Wednesday, August 9, 2017

Ain't No Cure for the Summertime Blues -- or Is There?

At the risk of dating myself, I was first introduced to the song "Summertime Blues" on The Who's "Live at Leeds" album way back when (of course, the song was originally written by Eddie Cochran, but that's another story). You might recall the lyric "Sometimes I wonder what I'm gonna do, 'cause there ain't no cure for the summertime blues."

Summer can be a challenging time for administrative teams as one year comes to an end and the countdown for the new one begins. A recent initiative by our administrative team identified 106 discrete tasks that must be performed in order to open school. That number does not include operations and support services for summer school and other curricular and co-curricular events that run pretty much all summer, nor does it acknowledge all the project management steps required to execute administrative projects with strict time constraints.

Other variables affect what happens in any given summer.  As Lab has expanded, so has the volume of recurring tasks that must get done. Vacations factor in as well; even the most dedicated employees need some time off over the summer; nearly half the current tech team was either at or close to their maximum vacation accruals as summer began, and that's not good for anyone. Another variable is the "unknown unknowns" that pop up - surprises, maybe good ones, but more likely not - that require shifting your priorities.

The truth is that summer is not long enough to do both everything we have to do and everything we'd like to do. Even with careful planning and the best of intentions, summer can feel like sprinting up a steep hill toting a backpack full of rocks, a recipe for a good case of the summertime blues.

But we needn't give in to the temptation of feeling overwhelmed. If we can remind ourselves to stop and take a moment each day to consider what benefits our students and families will enjoy from our collective efforts, it's a lot easier to dig in and get things done and leave the temporary discomfort and pressure behind.

The end of each summer finds Lab better than it was the year before. What can be bad about that?

Do you have particular strategies that work well for managing the demands of summer? By all means share them in comments.

Enjoy what summer remains. All of us on the tech team look forward to seeing everyone soon, especially our amazing students!

-- Curt Lieneck, Director of Technology

Friday, March 31, 2017

Beach Ball Reality

Following Abigail Wiebenson's excellent presentation on "Choreographing Leadership Conversations and Relationships" at NAIS last month, I've been re-reading Susan Scott's Fierce Conversations, an enormously helpful book in guiding leaders toward more productive, candid communication.

In an early section of the book, Scott talks about "Beach Ball Reality," in which the reader is encouraged to think of their organization as a beach ball. On that beach ball are several colors, and each color represents a different segment of the organization.

Let's say that I'm the blue part of the beach ball as an IT leader. My "blueness" inclines me to see things from a blue perspective. If the Operations team lives in the yellow part of the beach ball, they see things from the yellow perspective. Teachers may live in the red, while other administrators are in the green. Each group tends to see things from its own perspective.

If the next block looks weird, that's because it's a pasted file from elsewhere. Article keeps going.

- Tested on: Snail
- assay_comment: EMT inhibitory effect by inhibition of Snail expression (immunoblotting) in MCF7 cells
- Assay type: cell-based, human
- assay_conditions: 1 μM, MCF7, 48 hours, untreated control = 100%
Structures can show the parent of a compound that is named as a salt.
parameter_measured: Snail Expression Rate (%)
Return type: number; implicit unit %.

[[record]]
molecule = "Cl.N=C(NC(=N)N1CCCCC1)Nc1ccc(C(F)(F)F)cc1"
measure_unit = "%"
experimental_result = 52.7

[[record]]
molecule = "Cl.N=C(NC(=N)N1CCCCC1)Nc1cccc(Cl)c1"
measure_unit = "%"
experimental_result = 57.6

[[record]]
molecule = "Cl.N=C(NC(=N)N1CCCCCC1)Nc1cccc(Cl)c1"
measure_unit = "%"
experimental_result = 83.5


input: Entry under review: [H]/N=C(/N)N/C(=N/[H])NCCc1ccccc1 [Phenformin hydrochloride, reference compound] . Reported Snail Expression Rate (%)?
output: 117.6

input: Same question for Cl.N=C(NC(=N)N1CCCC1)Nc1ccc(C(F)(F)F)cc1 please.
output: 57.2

Problems arise when we fail to recognize the need for seeking a deeper understanding of the realities of life in these different portions of the organizational beach ball when making decisions that affect others. Scott goes on to posit a method for "interrogating reality" across all segments of the beach ball meant to achieve an operational level of candor and clarity that enables the organization to make better decisions and avoid becoming enmeshed in defensive turf battles.

For positions like mine that deal with all the stakeholders in the organization, such discipline around encouraging cooperation and buy-in from as many portions of the beach ball as possible is essential to progress. Yet, even savvy leaders struggle with the often ponderous weight of institutional cultures in their organizations, whether in K-12, higher ed, or the business world. Few institutions are lean and agile enough to adapt quickly to changing reality.

At such times, it's wise for leaders to take a step back and take a look at each section of their beach ball and make the time to dig deeply into the realities they find by asking good questions, listening carefully to what others have to say, seeing things from others' perspective, and being as patient as it takes to build a level of shared trust and understanding as ideas become actions.

As Lab continues to grow and evolve, let's keep the beach ball in mind. I bought a few beach balls just to have around as reminders. If you'd like one, let me know!

Monday, March 28, 2016

Foresight Rules, Hindsight Drools

Many IT leaders have experienced the fallout that happens when their schools decide to make changes without adequately considering how those changes will affect the computing environment. 

The beginning of spring quarter is a good time for IT leaders to be on the lookout for imminent problems other administrators may not have seen as changes for the next academic year grow closer to being etched in stone.

A typical example is when schools, particularly multi-divisional schools, want to overhaul schedules. Often, schedule changes will alter those temporal "match points" where the schedule for one division lines up with another. Changing the length and/or frequency of instructional periods can throw these match points out of alignment, thus creating a new level of contention for computing resources -- unless, of course, proactive measures are taken to prevent it.

Another example is when students, counselors, and department chairs are all working on scheduling students for the next academic year. Original course requests made in winter quarter are fluid in many schools, with changes taking place even right up to (and even beyond) the first weeks of school. If there are courses that require specific computing hardware, enrollment numbers in those classes must acknowledge those limitations, or, again, proactively plan to address them if enrollment is to be increased.